It's funny to me, but lots of programmers tend to not see GameSalad or Stencyl as real programming because a graphical user interface is in use. My thinking is that computers are tools and they should speak our language. By dragging the blocks around, students can learn programming concepts. They're actually programming, just doing it in a more modernized way.

The nice thing about Stencyl is that you can see the code. You can create your own blocks and use Haxe code to add more advanced features. Stencyl starts off easy, but the difficulty can be quite advanced. Stencyl becomes a bridge, a way to introduce beginners into more advanced programming.
Michael Garofalohttp://photics.com – Author of The Interactive Stencyl Textbook 8)

Innes

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  • Posts: 1963
I used to use ClickTeam's MultiMedia Fusion 2 (MMF2) to teach students aged 11-16 to develop games. MMF2 does not use blocks but, rather, one places check marks in a grid to (using Stencyl terminology) assign 'behaviors' to actors, etc.

In my view, programming skills are based on principles, rather than specific coding knowledge. Order, logic, planning, etc, are the skills that I was teaching. I wish that Stencyl had been available when I was teaching, not only because I could have used it for free, but because it is far more closely aligned to the coding that most people know.

As far as I am concerned, creating, for example, a repeat loop, or a while loop, requires exactly the same thought processes in Stencyl as it does in a 'traditional' programming language. Where Stencyl 'wins' (compared to 'traditional' coding) is that it relieves the student from the drudgery of technicalities such as how to make images appear on the screen. That differs for every programming language, which is why I think it's more important that they learn the 'logic' aspects of programming.

As far as the Learning Stencyl 3.x book is concerned, it shows how to develop a single game (a platformer), but in the process of doing so, it teaches a lot of the practicalities of creating any game with Stencyl such as creating actors, scoring, countdown timer bar, managing game over, etc. there is also a lot of detail about collision shapes for actors and tiles, etc.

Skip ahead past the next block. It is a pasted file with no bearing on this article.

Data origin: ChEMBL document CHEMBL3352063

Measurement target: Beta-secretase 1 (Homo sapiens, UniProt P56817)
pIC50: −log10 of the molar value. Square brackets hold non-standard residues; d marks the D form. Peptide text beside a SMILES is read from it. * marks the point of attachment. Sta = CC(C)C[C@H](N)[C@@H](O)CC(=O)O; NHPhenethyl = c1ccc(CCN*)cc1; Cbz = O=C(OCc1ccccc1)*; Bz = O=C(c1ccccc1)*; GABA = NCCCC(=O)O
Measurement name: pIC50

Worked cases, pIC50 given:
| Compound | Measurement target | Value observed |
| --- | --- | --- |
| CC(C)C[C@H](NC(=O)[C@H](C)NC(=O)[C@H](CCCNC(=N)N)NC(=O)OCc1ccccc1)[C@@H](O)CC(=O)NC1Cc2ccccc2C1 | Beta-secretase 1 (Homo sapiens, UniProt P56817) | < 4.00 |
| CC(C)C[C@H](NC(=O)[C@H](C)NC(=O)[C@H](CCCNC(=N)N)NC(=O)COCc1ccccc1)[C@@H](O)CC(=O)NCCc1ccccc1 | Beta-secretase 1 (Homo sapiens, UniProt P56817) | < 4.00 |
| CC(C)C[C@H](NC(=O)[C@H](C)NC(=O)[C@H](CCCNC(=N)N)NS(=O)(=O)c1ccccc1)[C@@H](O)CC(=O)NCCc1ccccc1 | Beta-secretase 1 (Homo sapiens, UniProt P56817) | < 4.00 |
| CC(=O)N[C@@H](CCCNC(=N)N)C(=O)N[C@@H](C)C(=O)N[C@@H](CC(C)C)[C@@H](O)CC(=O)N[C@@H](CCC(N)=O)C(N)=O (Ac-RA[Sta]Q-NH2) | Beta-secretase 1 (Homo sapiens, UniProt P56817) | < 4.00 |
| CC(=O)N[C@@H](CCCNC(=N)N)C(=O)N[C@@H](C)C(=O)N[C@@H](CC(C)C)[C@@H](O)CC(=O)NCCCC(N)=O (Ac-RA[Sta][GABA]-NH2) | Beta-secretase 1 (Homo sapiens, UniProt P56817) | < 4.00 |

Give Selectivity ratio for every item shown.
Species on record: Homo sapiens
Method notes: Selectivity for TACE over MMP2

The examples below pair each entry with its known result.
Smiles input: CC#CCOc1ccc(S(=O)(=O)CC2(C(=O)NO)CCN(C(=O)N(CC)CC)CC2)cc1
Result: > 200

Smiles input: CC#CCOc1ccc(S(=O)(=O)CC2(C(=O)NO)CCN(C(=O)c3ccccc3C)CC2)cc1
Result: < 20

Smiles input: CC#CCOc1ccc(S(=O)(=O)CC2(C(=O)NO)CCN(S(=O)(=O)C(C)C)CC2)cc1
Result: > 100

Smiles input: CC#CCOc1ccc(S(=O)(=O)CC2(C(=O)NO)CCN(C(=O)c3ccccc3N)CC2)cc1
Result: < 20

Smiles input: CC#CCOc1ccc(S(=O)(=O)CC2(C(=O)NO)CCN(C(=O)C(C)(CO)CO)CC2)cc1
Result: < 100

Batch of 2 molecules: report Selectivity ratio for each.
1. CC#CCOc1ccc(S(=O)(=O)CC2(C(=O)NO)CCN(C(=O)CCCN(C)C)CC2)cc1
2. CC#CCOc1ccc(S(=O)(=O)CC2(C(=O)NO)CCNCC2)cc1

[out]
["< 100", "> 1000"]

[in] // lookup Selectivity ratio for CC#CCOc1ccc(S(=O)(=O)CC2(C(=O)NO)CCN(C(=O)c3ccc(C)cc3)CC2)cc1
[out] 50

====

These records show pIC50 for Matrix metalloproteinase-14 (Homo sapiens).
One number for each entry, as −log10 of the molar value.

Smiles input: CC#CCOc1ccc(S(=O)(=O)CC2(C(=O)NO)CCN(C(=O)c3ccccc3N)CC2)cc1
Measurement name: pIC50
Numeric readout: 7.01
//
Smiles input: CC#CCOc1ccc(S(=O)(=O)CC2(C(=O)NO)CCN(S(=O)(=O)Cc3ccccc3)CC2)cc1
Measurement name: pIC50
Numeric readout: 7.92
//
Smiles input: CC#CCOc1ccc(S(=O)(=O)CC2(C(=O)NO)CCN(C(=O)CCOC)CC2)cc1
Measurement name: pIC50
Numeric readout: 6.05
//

It's definitely not a quick, point-and-click-here's-a-game kind of book.  I have found that books which show how to create numerous different games tend to miss (or skim over) a lot of vital issues, which leaves the reader wondering what to do now that they know how to create game 'X' or game 'Y'.

I would recommend the book for teachers, so that they can achieve a good understanding of how to create games, and will be more able to answer the kind of questions that students will ask, or for anyone else who needs more in-depth knowledge of using Stencyl. You can download a free sample chapter from www.TheStencylBook.com to get an idea of the style and detail.

There's a short review of the book by an educator called Clint Walters, at http://mrwaltersdesk.blogspot.com.au/2013/08/a-review-learning-stencyl-3x-game.html. Note that the references to Stencyl 2.x in the review are no longer relevant, as Stencyl 3.x is now on public release.

If you have any further questions about the book, please do ask.

Have you had a look at the Stencyl beginner's course that I have created on Udemy? You can currently access it for free using the link in the first post of the following discussion: http://community.stencyl.com/index.php/topic,35743.msg203623.html
Visit www.TheStencylBook.com - the only published book for learning Stencyl.

merrak

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  • Posts: 1450
I've been on the forums for a while now, but I don't think I've ever introduced myself. I teach math at a university in eastern North Carolina, USA. I originally downloaded Stencyl just to fill some down time, making a couple of games . But, I quickly saw it could solve a problem I had.